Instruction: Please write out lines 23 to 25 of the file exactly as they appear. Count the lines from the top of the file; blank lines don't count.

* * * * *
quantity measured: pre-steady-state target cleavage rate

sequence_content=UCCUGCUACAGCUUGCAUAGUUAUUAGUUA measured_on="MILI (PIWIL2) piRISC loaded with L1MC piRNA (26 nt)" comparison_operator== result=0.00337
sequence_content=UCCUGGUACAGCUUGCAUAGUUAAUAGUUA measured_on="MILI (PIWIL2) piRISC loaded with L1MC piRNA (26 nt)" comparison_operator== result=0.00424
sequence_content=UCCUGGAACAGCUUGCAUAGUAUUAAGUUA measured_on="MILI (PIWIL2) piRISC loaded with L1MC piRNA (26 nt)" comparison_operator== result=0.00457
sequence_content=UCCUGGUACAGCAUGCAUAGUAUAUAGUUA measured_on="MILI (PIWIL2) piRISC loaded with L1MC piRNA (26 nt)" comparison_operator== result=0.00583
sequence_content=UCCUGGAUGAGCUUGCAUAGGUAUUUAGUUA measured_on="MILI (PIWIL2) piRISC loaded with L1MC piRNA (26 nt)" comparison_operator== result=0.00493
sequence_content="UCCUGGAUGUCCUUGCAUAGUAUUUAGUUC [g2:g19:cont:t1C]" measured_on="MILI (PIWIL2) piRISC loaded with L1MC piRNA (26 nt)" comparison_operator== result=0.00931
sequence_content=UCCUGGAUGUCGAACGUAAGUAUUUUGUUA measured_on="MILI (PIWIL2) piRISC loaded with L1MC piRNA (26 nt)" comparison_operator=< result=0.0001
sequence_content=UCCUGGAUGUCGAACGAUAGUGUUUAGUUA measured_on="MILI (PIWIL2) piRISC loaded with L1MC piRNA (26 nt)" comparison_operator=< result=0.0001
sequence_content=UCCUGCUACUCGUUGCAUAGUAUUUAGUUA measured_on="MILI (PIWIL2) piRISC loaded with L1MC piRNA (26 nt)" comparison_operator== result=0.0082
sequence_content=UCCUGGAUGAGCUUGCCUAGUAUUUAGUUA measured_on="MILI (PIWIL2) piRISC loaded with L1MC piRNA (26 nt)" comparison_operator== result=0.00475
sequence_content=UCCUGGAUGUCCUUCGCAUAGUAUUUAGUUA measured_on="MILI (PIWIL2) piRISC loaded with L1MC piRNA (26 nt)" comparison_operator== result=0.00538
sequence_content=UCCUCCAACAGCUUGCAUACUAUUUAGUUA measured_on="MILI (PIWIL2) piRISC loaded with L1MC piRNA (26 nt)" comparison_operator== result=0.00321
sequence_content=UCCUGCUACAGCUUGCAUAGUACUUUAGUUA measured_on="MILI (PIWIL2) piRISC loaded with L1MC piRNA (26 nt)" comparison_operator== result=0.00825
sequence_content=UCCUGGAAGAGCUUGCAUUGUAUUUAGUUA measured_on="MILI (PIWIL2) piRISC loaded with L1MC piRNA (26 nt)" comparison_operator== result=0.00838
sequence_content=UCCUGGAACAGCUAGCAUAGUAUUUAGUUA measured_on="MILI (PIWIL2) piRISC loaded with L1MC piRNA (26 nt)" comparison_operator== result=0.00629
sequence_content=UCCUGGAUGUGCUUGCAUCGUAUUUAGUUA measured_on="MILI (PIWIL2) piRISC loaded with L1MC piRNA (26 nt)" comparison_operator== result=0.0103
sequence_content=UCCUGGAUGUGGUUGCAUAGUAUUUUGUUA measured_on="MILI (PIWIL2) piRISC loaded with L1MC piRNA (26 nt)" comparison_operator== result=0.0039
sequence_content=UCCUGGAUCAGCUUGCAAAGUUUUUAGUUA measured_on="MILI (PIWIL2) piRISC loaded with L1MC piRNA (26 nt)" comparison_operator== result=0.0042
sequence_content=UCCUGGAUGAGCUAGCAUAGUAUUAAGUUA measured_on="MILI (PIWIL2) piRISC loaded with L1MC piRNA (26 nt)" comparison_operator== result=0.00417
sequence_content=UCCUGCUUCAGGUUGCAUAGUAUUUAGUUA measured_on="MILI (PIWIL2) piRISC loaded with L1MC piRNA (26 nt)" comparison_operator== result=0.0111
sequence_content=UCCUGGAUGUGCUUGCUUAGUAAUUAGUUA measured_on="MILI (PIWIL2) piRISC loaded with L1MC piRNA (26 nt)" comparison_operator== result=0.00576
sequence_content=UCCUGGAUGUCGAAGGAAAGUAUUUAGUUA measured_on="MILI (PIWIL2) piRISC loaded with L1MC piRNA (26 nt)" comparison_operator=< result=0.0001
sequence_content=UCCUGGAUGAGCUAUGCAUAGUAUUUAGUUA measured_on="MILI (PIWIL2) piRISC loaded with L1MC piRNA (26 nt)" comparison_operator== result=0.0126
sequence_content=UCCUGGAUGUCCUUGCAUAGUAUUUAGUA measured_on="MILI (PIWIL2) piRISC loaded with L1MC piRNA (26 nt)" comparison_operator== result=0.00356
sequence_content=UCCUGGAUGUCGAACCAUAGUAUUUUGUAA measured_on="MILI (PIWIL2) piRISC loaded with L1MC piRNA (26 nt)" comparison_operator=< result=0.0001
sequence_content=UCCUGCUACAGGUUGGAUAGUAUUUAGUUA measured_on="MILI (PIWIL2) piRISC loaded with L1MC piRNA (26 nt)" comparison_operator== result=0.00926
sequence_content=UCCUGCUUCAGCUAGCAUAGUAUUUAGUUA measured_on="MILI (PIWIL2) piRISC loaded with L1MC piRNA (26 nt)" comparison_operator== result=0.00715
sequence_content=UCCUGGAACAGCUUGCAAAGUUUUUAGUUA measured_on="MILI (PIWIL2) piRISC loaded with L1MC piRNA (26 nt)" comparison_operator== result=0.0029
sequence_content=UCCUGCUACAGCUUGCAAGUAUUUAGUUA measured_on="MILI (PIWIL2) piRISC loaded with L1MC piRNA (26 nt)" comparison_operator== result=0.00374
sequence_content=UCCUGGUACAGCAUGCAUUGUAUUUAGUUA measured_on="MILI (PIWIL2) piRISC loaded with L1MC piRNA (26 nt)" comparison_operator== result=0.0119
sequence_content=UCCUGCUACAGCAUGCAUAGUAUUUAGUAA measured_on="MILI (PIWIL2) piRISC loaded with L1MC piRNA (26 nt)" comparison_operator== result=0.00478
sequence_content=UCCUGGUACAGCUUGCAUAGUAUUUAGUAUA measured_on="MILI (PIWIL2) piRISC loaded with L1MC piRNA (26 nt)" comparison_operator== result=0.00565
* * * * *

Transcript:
sequence_content=UCCUGGAUGUCGAAGGAAAGUAUUUAGUUA measured_on="MILI (PIWIL2) piRISC loaded with L1MC piRNA (26 nt)" comparison_operator=< result=0.0001
sequence_content=UCCUGGAUGAGCUAUGCAUAGUAUUUAGUUA measured_on="MILI (PIWIL2) piRISC loaded with L1MC piRNA (26 nt)" comparison_operator== result=0.0126
sequence_content=UCCUGGAUGUCCUUGCAUAGUAUUUAGUA measured_on="MILI (PIWIL2) piRISC loaded with L1MC piRNA (26 nt)" comparison_operator== result=0.00356